By: Ajay Patri
Neil Gaiman, in his introduction, is quite clear about a few things regarding this new book of his. One, the way his own works in the past have been influenced by the Norse myths (anyone who has read his seminal series The Sandman will know this to be true). This is, in its own way, a homage to the source of his inspiration. Second, how the passage of these stories down the years owes much to a rich oral tradition that has gradually fell into disuse and the absence of written accounts which means that there are inevitable gaps in the narratives. Gaiman, by his own admission, does not seek to fill these gaps by embellishing the stories; he is merely retelling them in his own inimitable fashion. The result is a book that is foreshadowed by its rather staid title: funny and serviceable for the most part, but not particularly thrilling.
The stories present a roughly chronological account of most major myths surrounding the Norse deities. They take us from the time before the formation of the worlds to the adventures of the gods and goddesses till the final battle of Ragnarok. For anyone who has an inkling of Norse mythology, or who has played that popular video game Age of Mythology, the contents of the book should come as no surprise. It’s in the telling of it that Gaiman’s skill as a storyteller shines through.
For Gaiman wisely decides to take a slightly irreverent, almost tongue-in-cheek attitude, while relating these stories. This is wholly appropriate for the tales being told, for the Norse gods and goddesses do not subscribe to the idea of divinity as being a state of flawlessness, to be revered and feared and emulated by puny humans. Instead, they embody, to a large extent, the qualities that define human beings themselves. They are capricious, greedy, ambitious and often self-centred to a fault. They can also be, when the right mood strikes them, generous and kind to each other, prone to trust and make unbreakable oaths that often land them in trouble. And, true to a distinct human-like nature, they hardly ever learn from their mistakes.
These mistakes can often be attributed to Loki, that mischievous and most charismatic of all the Norse gods and goddesses, a trickster who is constantly plotting against his fellow deities and at the same time, saving them before things get out of hand. He is sly, manipulative and a virtuoso troublemaker. It is little surprise that the tales that have Loki in their midst are the most fun to read, from the way he needles Thor, the strong but dim-witted thunder god, to the way he lands himself in trouble and still manages to weasel his way out through sheer craftiness.
And through all this we have Gaiman pulling the strings expertly, telling these tales with a mixture of head-shaking disbelief at the antics of these so called deities while also alluding to the cultural remnants of these stories that are still present amongst us, from the names of the week that originate from the old Norse pantheon to the amusing origins of bad poetry and fishing nets.
However, despite Gaiman’s assured writing and Loki’s manic presence, one still can’t shake off the feeling that this collection could have been so much more. Part of this can be attributed to the fractured nature of the narratives, where one is left to rue so much that has been lost over the ages. The characters aren’t as well-etched as their potential suggests and their motivations are often hard to decipher. Part of it can also be because the stories being told here are a wee bit sanitised to make them palatable to a younger audience. One cannot help but wonder if there is a bigger version of the book, an author’s cut that is more ribald and violent as befits the stories of these admittedly libertine gods and goddesses.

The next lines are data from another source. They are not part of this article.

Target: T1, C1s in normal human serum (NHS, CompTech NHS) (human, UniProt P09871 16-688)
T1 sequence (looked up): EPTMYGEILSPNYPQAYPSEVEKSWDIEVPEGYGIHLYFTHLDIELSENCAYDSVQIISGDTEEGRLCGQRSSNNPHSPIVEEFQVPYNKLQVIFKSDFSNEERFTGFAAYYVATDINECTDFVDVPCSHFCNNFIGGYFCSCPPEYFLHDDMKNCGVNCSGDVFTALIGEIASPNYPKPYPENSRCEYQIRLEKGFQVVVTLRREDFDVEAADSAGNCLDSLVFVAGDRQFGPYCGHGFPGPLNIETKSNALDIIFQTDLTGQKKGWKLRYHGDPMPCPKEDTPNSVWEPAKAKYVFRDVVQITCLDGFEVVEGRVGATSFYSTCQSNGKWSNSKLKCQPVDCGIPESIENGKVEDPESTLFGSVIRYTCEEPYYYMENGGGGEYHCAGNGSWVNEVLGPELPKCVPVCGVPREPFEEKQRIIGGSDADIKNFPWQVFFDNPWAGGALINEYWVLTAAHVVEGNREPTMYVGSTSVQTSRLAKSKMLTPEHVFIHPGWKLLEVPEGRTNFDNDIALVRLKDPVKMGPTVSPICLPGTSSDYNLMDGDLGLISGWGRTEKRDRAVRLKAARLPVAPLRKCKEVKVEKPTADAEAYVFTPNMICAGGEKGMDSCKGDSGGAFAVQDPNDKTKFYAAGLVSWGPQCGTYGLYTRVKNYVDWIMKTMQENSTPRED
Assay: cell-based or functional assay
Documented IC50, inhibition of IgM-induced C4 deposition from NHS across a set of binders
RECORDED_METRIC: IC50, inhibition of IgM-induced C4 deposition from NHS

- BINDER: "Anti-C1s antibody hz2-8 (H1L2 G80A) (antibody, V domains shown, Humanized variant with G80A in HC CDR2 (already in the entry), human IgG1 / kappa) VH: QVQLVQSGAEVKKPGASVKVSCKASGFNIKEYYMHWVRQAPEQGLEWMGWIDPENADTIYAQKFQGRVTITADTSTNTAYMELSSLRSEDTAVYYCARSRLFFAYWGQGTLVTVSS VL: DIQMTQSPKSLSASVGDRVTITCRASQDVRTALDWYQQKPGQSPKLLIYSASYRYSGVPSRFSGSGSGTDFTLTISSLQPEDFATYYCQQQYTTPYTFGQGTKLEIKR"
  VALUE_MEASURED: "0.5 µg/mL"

The tales do get darker as the book progresses. We go from stories that border on the slapstick, such as Thor dressing up as an ogre’s bride to retrieve his stolen hammer, to ones that deal with death and loss, where Loki’s tricks take on a more sinister turn and bring him to a state of permanent conflict with his fellow deities. It all comes to a head when the final battle dawns, without too much of a preamble. Ragnarok as Gaiman describes it is a fight staged on a wide field, the gods and goddesses we have followed through the pages of the book going up against frost giants, undead warriors and monsters that include a giant wolf and a sea serpent with venomous fangs. It’s a fantastic piece of writing to end the book with, a chapter that is brimming with action and in which minor characters and throwaway actions from earlier stories take on renewed significance as the world goes down in flames as has always been foretold.
Given this firecracker of an ending, it’s a pity that the rest of the book cannot match the intensity of these final chapters. But for a laidback diversion, and an instructive introduction to Norse myths to boot, this book is a great place to go. As the book suggests, there are no perfect gods and goddesses. Perhaps there are no perfects books either.
Ajay Patri is a lawyer and writer from Bangalore, India. His work has appeared in, or is forthcoming in, Literary Yard, Muse India, Spark, Open Road Review, Out of Print, Eunoia Review, among others. He is currently working on his first book.